More than one third of adults nationwide reported prescription opioid use in 2015, with substantial numbers reporting misuse and use disorders, according to a report compiled to estimate the prevalence of, and explore the motivations for, opioid use and misuse.
The data showed that pain relief was most commonly cited as the reason for the misuse of opioids and that close to half of those who misused obtained them free from a family member or friend.
According to the study, based on data collected from the 2015 National Survey on Drug Use and Health, close to 92 million people (38 percent) used prescription opioids in the prior year. Of these, about 11.5 million misused the drugs, and 1.9 million had an opioid use disorder. Most people (63.4 percent) who misused these medications reported doing so to relieve physical pain. About 41 percent who misused opioids obtained them for free from a friend or relative. Misuse is defined as use of a medication without a prescription, for a reason other than as directed by a physician, or in greater amounts, more often, or longer than prescribed.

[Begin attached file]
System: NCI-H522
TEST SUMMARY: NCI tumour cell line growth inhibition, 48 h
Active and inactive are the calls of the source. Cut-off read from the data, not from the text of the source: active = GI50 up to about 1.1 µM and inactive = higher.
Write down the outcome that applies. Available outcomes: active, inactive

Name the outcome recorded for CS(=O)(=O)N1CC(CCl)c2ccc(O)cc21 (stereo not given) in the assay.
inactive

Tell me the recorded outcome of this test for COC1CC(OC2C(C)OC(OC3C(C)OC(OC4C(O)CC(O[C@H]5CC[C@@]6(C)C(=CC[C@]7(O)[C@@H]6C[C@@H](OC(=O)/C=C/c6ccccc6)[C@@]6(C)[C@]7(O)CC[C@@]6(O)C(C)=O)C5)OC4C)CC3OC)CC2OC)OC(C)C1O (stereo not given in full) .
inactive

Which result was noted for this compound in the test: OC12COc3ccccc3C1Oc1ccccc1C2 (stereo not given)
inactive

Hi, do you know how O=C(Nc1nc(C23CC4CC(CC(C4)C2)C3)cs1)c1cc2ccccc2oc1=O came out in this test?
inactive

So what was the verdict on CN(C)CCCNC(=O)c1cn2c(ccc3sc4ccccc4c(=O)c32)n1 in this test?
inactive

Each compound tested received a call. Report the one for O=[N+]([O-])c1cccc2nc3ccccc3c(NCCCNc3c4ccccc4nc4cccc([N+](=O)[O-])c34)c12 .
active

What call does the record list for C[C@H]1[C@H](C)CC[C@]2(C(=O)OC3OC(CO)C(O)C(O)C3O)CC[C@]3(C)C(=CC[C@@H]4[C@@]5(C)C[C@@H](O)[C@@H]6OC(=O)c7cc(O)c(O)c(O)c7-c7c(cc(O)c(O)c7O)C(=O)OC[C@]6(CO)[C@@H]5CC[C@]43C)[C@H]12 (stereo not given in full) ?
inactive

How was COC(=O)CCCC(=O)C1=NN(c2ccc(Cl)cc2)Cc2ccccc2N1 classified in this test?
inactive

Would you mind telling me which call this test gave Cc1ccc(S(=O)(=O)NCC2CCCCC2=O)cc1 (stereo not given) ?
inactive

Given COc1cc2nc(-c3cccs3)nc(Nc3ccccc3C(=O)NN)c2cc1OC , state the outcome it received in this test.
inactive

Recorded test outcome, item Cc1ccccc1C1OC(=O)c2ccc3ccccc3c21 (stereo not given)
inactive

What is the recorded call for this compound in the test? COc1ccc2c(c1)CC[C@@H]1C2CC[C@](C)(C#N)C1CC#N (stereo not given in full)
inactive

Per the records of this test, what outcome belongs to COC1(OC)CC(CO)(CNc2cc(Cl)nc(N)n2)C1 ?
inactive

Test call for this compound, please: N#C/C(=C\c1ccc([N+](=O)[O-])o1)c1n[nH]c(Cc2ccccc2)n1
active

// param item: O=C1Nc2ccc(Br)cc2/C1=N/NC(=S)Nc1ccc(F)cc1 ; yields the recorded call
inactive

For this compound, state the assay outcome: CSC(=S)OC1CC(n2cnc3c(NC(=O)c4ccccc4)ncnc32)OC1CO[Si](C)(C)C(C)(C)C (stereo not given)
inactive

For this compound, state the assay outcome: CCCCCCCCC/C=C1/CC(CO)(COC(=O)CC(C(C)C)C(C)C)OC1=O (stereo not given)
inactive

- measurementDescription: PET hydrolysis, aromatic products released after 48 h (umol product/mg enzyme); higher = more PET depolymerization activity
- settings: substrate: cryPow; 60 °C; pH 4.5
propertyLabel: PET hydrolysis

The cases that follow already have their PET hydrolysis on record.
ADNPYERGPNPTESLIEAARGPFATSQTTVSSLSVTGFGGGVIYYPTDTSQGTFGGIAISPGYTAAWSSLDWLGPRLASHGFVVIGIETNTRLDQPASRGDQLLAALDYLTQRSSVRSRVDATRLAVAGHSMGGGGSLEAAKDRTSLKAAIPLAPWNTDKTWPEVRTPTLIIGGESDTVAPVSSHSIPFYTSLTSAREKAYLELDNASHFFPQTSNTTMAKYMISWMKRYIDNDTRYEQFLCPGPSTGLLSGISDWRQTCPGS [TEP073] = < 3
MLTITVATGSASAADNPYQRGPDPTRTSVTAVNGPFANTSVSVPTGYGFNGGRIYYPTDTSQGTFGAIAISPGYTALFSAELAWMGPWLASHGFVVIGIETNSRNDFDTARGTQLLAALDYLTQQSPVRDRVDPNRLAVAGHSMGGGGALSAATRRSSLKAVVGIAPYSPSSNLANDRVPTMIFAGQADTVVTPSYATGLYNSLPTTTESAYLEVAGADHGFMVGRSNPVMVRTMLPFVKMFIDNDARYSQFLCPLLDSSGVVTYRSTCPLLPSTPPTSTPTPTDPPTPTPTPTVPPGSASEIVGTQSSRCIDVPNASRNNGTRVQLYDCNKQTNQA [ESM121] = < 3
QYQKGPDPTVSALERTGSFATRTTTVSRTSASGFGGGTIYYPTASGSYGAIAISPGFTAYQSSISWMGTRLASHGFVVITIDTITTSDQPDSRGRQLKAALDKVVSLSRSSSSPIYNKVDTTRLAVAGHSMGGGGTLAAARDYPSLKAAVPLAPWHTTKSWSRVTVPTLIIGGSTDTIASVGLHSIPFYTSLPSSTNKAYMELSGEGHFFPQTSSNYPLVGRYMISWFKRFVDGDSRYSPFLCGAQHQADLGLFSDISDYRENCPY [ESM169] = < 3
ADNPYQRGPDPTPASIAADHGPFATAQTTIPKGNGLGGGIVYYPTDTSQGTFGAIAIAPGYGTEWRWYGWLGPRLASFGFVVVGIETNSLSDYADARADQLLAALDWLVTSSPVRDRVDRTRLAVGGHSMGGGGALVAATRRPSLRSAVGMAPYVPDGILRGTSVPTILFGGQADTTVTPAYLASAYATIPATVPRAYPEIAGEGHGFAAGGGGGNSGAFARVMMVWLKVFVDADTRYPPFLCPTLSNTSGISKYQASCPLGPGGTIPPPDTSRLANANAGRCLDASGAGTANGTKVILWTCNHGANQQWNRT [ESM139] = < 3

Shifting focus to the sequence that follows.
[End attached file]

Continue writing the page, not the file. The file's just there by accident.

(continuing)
The results suggest a need to improve access to evidence-based pain management and to decrease excessive prescribing that may leave unused opioids available for potential misuse. This research could help inform strategies to address prescription opioid misuse and overdose deaths, as well as other related health and social problems. The results also indicate that economic disadvantage and behavioral health problems may be associated with prescription opioid misuse.
For a copy of the paper go to — "Prescription Opioid Use, Misuse, and Use Disorders in U.S. Adults: 2015 National Survey on Drug Use and Health" — published in Annals of Internal Medicine,